While steam may clear up congestion in your airways, chances are it’s not doing the same for your congested follicles. Yes, steam is used in facials, and you could theoretically incorporate it into an at-home facial. But after many emails from frustrated acne sufferers, I would like to clear the air and explain how your steaming habits may be your skin’s worst enemy.
What about deep pore cleansing and all that jazz? Not with just the steam. You can’t clean your pores by sticking your head over boiling water, I’m afraid.
The other thing to note is that estheticians are using the steam treatments to boost exfoliation treatments like heat activated enzyme peels or traditional jojoba bead scrubs. (On dryer skin, they may include massage, but this would not be advisable on acne prone skin.) If you are trying to get the benefits of a steam treatment at home, you should include your exfoliation along with the steaming step to achieve the results you’re really after.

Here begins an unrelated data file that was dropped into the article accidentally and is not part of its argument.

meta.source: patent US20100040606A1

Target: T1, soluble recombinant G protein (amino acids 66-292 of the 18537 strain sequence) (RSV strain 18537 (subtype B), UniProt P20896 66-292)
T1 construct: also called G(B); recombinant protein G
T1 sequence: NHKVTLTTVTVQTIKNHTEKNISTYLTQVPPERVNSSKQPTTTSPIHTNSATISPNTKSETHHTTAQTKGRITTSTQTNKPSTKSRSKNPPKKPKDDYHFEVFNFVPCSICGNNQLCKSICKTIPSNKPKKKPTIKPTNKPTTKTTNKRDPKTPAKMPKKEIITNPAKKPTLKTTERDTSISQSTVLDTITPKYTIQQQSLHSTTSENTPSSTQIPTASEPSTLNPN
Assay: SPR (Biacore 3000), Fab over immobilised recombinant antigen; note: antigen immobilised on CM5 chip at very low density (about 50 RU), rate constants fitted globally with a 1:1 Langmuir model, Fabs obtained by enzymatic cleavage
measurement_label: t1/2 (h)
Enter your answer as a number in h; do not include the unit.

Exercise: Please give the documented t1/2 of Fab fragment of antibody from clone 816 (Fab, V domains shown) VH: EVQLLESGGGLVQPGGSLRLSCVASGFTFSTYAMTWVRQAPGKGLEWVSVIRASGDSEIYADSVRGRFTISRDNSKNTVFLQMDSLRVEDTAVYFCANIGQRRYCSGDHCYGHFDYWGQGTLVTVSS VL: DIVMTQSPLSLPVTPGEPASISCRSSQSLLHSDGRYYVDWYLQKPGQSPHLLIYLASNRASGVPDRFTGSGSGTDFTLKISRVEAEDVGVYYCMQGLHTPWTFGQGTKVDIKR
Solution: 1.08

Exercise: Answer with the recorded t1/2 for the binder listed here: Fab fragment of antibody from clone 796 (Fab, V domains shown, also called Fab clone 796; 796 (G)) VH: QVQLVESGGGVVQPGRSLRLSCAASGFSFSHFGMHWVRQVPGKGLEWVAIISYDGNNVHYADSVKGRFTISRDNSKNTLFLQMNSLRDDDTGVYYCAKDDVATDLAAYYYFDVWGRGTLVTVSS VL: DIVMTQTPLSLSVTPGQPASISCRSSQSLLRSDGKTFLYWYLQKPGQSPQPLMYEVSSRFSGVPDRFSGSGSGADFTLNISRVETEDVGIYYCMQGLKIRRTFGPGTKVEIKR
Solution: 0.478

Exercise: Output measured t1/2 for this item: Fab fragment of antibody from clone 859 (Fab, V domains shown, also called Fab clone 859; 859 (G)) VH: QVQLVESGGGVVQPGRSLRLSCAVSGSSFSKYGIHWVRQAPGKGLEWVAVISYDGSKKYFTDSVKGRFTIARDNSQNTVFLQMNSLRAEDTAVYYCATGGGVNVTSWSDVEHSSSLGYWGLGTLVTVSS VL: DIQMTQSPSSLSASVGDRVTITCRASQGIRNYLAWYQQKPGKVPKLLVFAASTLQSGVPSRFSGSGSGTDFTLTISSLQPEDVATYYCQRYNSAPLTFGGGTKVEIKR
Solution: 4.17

Alternatively you could follow up your steam with a mud mask to detoxify the skin, which will also provide mild exfoliation and oil control. This poses less of a risk of overexfoliating.
Please know that the real benefit of steaming the face though is to prepare the skin for extractions—not to just open pores or even to exfoliate any better. Using the proper products along with steam can loosen some congestion at home, but professional extractions are the only real skin benefit acne sufferers get from traditional spa facials that aren’t cosmetic procedures.